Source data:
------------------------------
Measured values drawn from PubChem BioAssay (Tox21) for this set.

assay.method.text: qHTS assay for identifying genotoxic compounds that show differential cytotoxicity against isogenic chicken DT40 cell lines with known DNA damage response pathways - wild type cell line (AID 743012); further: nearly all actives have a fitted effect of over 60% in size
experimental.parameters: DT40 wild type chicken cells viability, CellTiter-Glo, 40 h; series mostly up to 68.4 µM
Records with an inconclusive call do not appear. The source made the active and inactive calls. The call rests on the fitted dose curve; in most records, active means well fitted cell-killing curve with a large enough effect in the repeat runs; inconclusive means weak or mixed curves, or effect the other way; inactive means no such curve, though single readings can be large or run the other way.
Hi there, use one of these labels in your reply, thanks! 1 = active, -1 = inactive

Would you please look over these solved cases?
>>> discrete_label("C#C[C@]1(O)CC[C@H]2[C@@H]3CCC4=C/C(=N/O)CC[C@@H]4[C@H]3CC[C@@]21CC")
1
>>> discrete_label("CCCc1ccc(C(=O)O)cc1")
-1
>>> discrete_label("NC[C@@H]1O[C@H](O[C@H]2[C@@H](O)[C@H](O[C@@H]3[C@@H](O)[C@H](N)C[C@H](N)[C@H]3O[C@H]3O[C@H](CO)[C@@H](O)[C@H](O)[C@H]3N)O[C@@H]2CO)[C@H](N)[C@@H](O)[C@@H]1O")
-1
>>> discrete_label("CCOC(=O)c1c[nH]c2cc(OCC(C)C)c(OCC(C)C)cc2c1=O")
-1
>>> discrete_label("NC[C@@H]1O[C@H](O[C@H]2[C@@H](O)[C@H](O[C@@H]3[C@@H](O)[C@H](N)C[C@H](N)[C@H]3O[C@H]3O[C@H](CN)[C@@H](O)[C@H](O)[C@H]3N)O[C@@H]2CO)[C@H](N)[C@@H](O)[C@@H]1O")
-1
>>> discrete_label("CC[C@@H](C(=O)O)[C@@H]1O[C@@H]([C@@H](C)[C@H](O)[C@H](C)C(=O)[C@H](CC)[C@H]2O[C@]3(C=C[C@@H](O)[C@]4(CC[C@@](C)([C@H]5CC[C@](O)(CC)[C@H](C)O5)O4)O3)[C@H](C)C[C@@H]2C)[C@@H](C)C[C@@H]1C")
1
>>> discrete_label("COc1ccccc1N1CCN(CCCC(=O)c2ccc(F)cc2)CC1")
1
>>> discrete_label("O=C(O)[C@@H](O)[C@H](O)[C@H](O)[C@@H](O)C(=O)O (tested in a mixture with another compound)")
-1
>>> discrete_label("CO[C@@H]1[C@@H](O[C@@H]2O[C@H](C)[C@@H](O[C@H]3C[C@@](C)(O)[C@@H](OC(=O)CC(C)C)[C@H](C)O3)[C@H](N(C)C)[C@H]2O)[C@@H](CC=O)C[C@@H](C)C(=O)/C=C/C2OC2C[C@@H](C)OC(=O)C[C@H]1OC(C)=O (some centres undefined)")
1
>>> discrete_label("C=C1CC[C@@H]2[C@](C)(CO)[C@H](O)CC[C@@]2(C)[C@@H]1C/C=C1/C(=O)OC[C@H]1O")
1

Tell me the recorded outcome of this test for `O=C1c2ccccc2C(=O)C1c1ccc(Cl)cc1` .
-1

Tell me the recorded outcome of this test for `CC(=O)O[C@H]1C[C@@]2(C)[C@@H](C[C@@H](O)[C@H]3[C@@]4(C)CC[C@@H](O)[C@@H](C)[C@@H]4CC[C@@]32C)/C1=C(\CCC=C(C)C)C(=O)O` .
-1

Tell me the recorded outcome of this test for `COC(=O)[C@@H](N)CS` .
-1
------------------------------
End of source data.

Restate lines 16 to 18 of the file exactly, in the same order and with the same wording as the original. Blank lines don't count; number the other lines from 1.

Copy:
-1
>>> discrete_label("CC[C@@H](C(=O)O)[C@@H]1O[C@@H]([C@@H](C)[C@H](O)[C@H](C)C(=O)[C@H](CC)[C@H]2O[C@]3(C=C[C@@H](O)[C@]4(CC[C@@](C)([C@H]5CC[C@](O)(CC)[C@H](C)O5)O4)O3)[C@H](C)C[C@@H]2C)[C@@H](C)C[C@@H]1C")
1